• (6)${\Rightarrow}$(8)

We proceed by contradiction. Assume that ${\textbf{X}}$ satisfies (6) but not (8). Then ${\textbf{X}}$ is ergodic and there is some non-constant eigenfunction ${f\in L^2(X)}$ with ${Tf=\lambda f}$ for some ${\lambda\in{\mathbb C}}$. Since ${T}$ preserves the measure we conclude that ${|\lambda|=1}$, and because the system is ergodic this implies that ${|f|}$ is a constant and hence we can assume ${|f|=1}$.

Let ${\theta\in(0,1)}$ be such that ${\lambda=\exp(\theta)}$, where ${\exp(t)=e^{2\pi it}}$. Since ${f}$ is not constant, we can find two disjoint intervals ${I_1,I_2\subset[0,1)}$, both of length smaller than some ${\epsilon}$ and that are more than ${\epsilon}$ apart (in the circle metric, so that ${1}$ and ${0}$ are identified as the same point) and such that both ${B:=\{x:f(x)\in\exp(I_1)\}}$ and ${C:=\{x:f(x)\in\exp(I_2)\}}$ have positive measure. Also make ${A=B}$. We now have that

$\displaystyle A\cap T^nB=\{x:f(x)\in\exp(I_1)\cap\exp(I_1+n\theta)]\}=\{x:f(x)\in\exp[I_1\cap(I_1+n\theta)]\}$

$\displaystyle A\cap T^nC=\{x:f(x)\in\exp(I_1)\cap\exp(I_2+n\theta)]\}=\{x:f(x)\in\exp[I_1\cap(I_2+n\theta)]\}$

But because the length of ${I_1}$ is smaller than ${\epsilon}$ and ${I_1}$ is more that ${\epsilon}$ apart from ${I_2}$ (and hence also ${T^nI_1}$ is more that ${\epsilon}$ apart from ${T^nI_2}$) we conclude that ${I_1}$ can not intersect both ${T^nI_1}$ and ${T^nI_2}$ at the same time. In other words either ${\mu(A\cap T^nB)=0}$ or ${\mu(A\cap T^nC)=0}$, contradicting (6) as desired.

• (7)${\Rightarrow}$(8)

This is trivial because the orbit of an eigenfunction is one dimensional, hence its closure is compact.

• (2) ${\Rightarrow}$(7)

We proceed by contradiction. Assume that (2) holds but there exists some non-constant function ${f\in L^2}$ such that the orbit closure ${\overline{\{f\circ T^n:n\in{\mathbb N}\}}}$ is compact. Observe that replacing ${f}$ with ${f-\int_Xfd\mu}$ if needed, we can assume that ${\int_Xfd\mu=0}$. We want to prove that ${f=0}$, so for the sake of a contradiction let’s assume otherwise.

Let ${\epsilon<\|f\|/4}$ be positive and let ${f_1,...,f_m}$ be such that the balls ${B(f_i,\epsilon)}$ cover the orbit of ${f}$. Then for each ${n\in{\mathbb N}}$ there is some ${i}$ such that ${\|f\circ T^n-f_i\|<\epsilon}$. We have

$\displaystyle \begin{array}{rcl} \|f\|^2&=&\displaystyle\|f\circ T^n\|^2=\langle f\circ T^n,f_i\rangle+\langle f\circ T^n,f\circ T^n-f_i\rangle\\&\leq&\displaystyle\sum_{i=1}^m\left|\langle f\circ T^n,f_i\rangle\right|+\epsilon\|f\| \end{array}$

Thus, averaging over ${n=1,2,...,N}$ we obtain

$\displaystyle \|f\|^2=\frac1N\sum_{n=1}^N\|f\circ T^n\|^2\leq\sum_{i=1}^m\frac1N\sum_{n=1}^N\left|\langle f\circ T^n,f_i\rangle\right|+\epsilon\|f\|$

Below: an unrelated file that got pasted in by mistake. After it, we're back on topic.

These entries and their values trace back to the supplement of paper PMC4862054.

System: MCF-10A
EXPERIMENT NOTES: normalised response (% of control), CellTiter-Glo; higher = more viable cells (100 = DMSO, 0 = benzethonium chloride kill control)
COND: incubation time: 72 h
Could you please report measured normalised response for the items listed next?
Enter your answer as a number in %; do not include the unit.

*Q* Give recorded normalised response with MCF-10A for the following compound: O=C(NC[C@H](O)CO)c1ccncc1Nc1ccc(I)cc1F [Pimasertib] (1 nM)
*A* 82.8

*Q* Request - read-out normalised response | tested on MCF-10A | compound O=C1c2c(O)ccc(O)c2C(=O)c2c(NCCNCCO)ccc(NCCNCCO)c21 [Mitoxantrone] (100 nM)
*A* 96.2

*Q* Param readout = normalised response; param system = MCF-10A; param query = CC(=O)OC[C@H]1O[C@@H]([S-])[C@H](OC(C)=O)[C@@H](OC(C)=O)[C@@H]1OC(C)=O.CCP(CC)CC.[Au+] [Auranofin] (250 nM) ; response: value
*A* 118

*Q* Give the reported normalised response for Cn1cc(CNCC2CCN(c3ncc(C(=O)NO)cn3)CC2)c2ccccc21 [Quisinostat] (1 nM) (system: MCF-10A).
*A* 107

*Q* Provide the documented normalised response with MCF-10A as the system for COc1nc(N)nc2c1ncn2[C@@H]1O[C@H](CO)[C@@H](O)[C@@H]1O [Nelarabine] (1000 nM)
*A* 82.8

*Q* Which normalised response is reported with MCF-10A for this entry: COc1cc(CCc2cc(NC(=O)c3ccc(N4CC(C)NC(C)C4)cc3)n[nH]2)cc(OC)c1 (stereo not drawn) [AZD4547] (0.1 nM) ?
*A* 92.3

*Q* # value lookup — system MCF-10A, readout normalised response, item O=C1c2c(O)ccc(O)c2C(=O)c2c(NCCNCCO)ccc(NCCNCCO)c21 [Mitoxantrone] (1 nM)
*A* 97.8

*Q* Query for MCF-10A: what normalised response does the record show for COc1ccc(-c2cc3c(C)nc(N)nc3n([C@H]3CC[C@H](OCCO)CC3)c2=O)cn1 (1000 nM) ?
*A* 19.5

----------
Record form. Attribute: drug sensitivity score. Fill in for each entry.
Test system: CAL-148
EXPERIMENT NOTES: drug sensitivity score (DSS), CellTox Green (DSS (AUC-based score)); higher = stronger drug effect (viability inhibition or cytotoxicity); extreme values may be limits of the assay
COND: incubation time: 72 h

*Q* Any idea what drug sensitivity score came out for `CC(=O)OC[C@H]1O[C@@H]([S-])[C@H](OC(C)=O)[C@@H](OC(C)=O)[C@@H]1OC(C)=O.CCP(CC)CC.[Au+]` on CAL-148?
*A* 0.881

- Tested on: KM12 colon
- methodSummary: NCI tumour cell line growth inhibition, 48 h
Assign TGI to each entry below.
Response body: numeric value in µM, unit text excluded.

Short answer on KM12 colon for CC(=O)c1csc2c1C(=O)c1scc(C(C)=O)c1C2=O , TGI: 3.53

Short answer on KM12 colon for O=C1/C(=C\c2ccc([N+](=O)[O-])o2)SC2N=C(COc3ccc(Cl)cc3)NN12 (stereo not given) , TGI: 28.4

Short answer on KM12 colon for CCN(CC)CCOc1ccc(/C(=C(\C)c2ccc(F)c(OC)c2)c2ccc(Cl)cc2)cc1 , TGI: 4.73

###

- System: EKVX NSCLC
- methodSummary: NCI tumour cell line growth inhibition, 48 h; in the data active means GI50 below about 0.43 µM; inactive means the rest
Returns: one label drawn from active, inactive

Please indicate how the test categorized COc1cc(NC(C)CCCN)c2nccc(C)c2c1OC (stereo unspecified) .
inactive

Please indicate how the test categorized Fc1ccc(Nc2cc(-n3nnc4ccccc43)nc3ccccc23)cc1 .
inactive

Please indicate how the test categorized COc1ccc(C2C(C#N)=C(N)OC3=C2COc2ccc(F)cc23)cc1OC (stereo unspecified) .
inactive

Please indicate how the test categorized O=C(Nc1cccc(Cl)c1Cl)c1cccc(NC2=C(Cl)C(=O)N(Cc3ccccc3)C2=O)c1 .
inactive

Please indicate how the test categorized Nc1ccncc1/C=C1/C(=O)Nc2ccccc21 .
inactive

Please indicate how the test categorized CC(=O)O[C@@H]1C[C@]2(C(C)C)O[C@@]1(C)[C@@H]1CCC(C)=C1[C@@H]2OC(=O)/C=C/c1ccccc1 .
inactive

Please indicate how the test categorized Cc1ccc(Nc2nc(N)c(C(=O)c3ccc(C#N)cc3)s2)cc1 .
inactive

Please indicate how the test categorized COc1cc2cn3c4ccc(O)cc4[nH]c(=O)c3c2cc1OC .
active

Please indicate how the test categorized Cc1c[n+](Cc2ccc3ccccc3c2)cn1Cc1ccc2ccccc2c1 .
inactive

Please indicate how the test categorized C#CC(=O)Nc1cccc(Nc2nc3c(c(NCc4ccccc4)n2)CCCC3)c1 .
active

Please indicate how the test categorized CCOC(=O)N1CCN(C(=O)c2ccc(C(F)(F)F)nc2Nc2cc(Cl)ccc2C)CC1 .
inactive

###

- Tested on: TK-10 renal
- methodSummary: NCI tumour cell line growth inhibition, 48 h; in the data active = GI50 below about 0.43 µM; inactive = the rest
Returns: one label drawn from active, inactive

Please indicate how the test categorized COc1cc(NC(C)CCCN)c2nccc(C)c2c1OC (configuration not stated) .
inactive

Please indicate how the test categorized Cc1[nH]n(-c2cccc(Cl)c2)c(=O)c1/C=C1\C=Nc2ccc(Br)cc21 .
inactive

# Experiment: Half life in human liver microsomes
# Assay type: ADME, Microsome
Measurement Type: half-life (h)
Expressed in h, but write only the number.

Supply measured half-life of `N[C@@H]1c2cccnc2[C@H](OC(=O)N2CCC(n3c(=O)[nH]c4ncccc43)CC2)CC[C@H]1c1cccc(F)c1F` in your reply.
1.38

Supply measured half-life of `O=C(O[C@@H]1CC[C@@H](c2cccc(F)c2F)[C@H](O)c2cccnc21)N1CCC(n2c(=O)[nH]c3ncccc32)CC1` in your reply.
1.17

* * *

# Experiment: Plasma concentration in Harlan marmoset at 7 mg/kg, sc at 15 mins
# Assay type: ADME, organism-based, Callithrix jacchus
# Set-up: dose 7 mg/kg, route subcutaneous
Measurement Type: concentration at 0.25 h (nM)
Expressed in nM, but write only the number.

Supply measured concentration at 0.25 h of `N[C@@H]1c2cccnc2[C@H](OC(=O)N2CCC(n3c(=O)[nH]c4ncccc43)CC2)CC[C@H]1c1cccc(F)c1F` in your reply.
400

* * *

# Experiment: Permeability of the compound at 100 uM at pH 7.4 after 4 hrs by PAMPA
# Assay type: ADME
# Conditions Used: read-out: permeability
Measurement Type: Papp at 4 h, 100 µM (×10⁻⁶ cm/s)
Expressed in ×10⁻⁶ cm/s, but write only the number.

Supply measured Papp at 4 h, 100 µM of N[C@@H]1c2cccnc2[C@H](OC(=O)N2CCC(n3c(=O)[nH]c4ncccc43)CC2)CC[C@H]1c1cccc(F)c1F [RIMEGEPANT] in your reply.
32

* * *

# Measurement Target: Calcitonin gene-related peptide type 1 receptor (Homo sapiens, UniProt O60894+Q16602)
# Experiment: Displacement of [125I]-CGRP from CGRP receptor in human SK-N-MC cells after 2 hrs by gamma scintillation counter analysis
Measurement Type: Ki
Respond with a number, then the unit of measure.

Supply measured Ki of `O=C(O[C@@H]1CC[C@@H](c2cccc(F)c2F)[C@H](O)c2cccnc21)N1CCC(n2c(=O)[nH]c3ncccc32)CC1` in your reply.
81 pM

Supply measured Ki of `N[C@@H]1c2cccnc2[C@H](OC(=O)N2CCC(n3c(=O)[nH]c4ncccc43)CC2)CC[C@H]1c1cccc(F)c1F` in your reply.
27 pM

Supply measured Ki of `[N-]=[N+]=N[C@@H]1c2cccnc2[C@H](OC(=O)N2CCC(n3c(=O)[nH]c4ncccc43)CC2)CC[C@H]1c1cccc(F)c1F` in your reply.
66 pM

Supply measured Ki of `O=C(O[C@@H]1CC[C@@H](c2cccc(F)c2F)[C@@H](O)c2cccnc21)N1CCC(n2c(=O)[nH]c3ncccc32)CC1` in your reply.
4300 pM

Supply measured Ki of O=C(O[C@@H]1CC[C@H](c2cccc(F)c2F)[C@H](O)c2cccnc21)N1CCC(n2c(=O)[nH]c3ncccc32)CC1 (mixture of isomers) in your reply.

Now using (2) we can find ${N}$ such that the right hand side of the above equation is smaller than ${2\epsilon\|f\|<\|f\|^2/2}$ which is a contradiction.

• (8)${\Rightarrow}$(2)

This is essentially the hard part of the Koopman-von Neumann Decomposition. I posted before on this blog about this theorem, and so I will not present a proof here. Using the notation from that post, the Proposition 5 there says that every function in ${H_{wm}}$ satisfies our condition (2). Moreover, if there are no non-constant eigenfunctions for ${T}$, then ${H_c}$ is just the subspace of constant functions.

• (2)${\Rightarrow}$(4)

Let ${f(x,y)=f_1(x)f_2(y)\in L^2(X\times Y)}$ and ${g(x,y)=g_1(x)g_2(y)\in L^2(X\times Y)}$. Applying Cauchy-Schwartz with ${f_2,g_2}$ and using (2) we get

$\displaystyle \begin{array}{rcl} \limsup_{N\rightarrow\infty}\frac1N\sum_{n=1}^N\left|\langle f\circ(T\times S),g\rangle\right|&=&\displaystyle\limsup_{N\rightarrow\infty}\frac1N\sum_{n=1}^N\left|\langle f_1\circ T,g_1\rangle\langle f_2\circ S,g_2\rangle\right|\\&\leq&\displaystyle\|f_2\|.\|g_2\|\limsup_{N\rightarrow\infty}\frac1N\sum_{n=1}^N\left|\langle f_1\circ T,g_1\rangle\right|\\&=&0 \end{array}$

By the triangular inequality we get the same result replacing ${f}$ and ${g}$ with finite linear combinations of functions of the form ${f_1(x)f_2(y)}$, in other words, we can choose ${f,g\in L^2(X)\otimes L^2(Y)}$. Since ${L^2(X)\otimes L^2(Y)}$ is dense in ${L^2(X\times Y)}$ we conclude that the same result holds for any ${f,g\in L^2(X\times Y)}$.

Hence ${\textbf{X}\times\textbf{Y}}$ satisfies (2) and hence it is clearly ergodic.

• (4)${\Rightarrow}$(3)

It suffices to show that if (4) holds, then ${\textbf{X}}$ is ergodic. To see this assume that ${\textbf{X}}$ is not ergodic and let ${A\in{\cal B}}$ be an invariant set such that ${0<\mu(A)<1}$. Let ${\textbf{Y}}=(Y,S)$ be the (ergodic) one point system. Then ${A\times Y}$ is invariant for ${T\times S}$ and so ${\textbf{X}\times\textbf{Y}}$ wouldn’t also be ergodic.

• (3)${\Rightarrow}$(1)}

Applying the von Neumann’s Ergodic Theorem (Proposition 1) to the characteristic functions ${1_{A\times A}\in L^2(X\times X)}$ and ${1_{B\times B}\in L^2(X\times X)}$ we obtain

${\displaystyle\lim_{N\rightarrow\infty}\frac1N\sum_{n=1}^N\int_{X\times X}1_{A\times A}\circ(T\times T)^n.1_{B\times B}d(\mu\otimes\mu)=}$

${\displaystyle=\int_{X\times X}1_{A\times A}d(\mu\otimes\mu)\int_{X\times X}1_{B\times B}d(\mu\otimes\mu)}$

The left hand side of the above equation is